Neoliberal Noir: Bearing Witness to Systemic and Subjective Violence in Mexico

Show simple item record

dc.contributor.author Frazier, Karen
dc.date.accessioned 2017-01-26T22:19:25Z
dc.date.available NO_RESTRICTION
dc.date.available 2017-01-26T22:19:25Z
dc.date.issued 2016
dc.date.submitted 2016
dc.identifier.uri http://hdl.handle.net/2027.42/135843
dc.description.abstract This study is focused on the novela negra in twenty-first century Mexico and the ways in which authors have used the genre to engage with the realities of violence, fear, and insecurity in their nation. The three novels explored in this study were written and published in the first decade of the twenty-first century by Mexican authors—La voluntad y la fortuna (2008) by Carlos Fuentes, Hotel DF (2010) by Guillermo Fadanelli, and La muerte me da (2007) by Cristina Rivera-Garza. Analysis shows how they have adapted the novela negra to attempt to make sense of the symbolic and subjective violence in recent decades in Mexico. By centering their narratives around the novela negra’s void, what Slavoj Zizek calls the “blank of the unexplained,” each of these authors count on the genre’s tendency toward dark and disenchanted narration of the present and a pessimistic vision of the future, to examine the crimes of contemporary life in Mexico. These are crimes that reverberate throughout the entire national community and have done so for centuries, affecting everyone to differing degrees but affecting everyone nonetheless. As such, each of these novels is concerned with examining the nation through narrative, but in such a way that it stands in opposition to the totalizing narratives of the mid-twentieth century. Rather than attempting to establish a unifying ideal to subsume a radically heterogeneous nation under one coherent narrative, these novels explore the ways that distance and interconnection are negotiated within the national community, offering alternative accounts of the nation and questioning its viability as a construct, but ultimately being unable to abandon the nation as a concept. Moreover, functioning in opposition to the traditional detective narrative, which celebrates knowledge, mastery, and certainty, these narratives have turned the novela negra genre on its head to reinforce the need to recognize what we do not know and what we cannot explain in a context of generalized violence.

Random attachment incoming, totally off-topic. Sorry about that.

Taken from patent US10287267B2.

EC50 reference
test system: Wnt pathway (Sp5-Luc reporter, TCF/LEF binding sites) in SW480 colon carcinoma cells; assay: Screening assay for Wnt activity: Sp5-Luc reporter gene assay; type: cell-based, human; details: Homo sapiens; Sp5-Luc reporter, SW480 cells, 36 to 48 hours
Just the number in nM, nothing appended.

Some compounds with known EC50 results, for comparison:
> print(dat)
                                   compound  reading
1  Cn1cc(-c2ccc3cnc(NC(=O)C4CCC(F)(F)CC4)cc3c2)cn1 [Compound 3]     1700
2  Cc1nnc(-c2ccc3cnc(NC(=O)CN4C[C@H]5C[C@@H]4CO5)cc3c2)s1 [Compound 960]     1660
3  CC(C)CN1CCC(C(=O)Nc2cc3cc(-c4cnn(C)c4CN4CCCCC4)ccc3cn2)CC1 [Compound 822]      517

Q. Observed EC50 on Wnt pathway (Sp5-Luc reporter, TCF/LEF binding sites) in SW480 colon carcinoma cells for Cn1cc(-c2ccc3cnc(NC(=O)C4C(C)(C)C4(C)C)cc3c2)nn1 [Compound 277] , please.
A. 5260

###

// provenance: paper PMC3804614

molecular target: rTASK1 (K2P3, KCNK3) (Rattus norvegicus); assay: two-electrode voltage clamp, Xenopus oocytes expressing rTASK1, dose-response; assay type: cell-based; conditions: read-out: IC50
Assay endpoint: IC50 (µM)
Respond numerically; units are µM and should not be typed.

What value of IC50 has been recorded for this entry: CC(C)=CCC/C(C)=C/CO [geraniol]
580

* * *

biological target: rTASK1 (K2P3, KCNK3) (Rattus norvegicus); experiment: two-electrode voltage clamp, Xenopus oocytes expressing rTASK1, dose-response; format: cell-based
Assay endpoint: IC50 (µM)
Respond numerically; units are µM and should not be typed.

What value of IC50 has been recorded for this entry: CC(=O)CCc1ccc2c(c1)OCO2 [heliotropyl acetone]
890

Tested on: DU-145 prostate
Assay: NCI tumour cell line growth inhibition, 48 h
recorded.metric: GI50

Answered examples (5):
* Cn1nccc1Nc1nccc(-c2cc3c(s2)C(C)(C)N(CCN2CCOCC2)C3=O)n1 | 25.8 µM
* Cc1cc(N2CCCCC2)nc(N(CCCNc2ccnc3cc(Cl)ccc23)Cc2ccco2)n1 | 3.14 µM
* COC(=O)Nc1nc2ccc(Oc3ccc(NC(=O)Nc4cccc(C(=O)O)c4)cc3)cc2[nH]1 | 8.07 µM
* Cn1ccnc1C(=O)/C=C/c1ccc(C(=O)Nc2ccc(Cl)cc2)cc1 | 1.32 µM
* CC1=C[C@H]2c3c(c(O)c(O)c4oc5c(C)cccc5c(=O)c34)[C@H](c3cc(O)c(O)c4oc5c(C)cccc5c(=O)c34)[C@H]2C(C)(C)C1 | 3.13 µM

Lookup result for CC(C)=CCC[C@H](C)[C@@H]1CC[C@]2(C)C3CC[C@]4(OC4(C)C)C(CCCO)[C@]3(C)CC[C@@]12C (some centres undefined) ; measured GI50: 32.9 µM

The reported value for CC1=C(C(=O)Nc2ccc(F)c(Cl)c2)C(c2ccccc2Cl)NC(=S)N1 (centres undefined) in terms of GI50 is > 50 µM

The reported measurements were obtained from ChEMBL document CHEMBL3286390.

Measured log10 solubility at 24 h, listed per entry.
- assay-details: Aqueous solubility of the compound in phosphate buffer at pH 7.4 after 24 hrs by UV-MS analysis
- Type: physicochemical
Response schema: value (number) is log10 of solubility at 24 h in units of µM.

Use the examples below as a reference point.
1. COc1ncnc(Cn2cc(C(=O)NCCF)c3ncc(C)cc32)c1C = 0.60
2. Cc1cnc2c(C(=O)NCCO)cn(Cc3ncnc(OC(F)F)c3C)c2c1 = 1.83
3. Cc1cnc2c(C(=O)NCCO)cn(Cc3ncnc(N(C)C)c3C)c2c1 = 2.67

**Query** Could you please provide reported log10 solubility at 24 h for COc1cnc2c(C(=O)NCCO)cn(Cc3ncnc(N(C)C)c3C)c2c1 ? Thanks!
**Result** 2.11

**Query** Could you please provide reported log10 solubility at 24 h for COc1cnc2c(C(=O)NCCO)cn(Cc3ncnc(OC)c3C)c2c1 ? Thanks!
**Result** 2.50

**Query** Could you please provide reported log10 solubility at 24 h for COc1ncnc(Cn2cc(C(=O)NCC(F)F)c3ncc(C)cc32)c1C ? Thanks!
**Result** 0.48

dc.language.iso en_US
dc.subject Mexico
dc.subject twenty-first century
dc.subject Carlos Fuentes
dc.subject Guillermo Fadanelli
dc.subject Cristina Rivera Garza
dc.subject detective fiction noir novela negra
dc.title Neoliberal Noir: Bearing Witness to Systemic and Subjective Violence in Mexico
dc.type Thesis en_US
dc.description.thesisdegreename PHD
dc.description.thesisdegreediscipline Romance Languages & Literatures: Spanish
dc.description.thesisdegreegrantor University of Michigan, Horace H. Rackham School of Graduate Studies
dc.contributor.committeemember Jenckes, Katharine Miller
dc.contributor.committeemember Gunckel, Colin
dc.contributor.committeemember Sabau Fernandez, Ana
dc.contributor.committeemember Voionmaa, Daniel Noemi
dc.subject.hlbsecondlevel Romance Languages and Literature
dc.subject.hlbtoplevel Humanities
dc.description.bitstreamurl http://deepblue.lib.umich.edu/bitstream/2027.42/135843/1/kwf_1.pdf
dc.owningcollname Dissertations and Theses (Ph.D. and Master's)
 Show simple item record

This item appears in the following Collection(s)


Search Deep Blue

Advanced Search

Browse by

My Account

Information

Available Now


MLibrary logo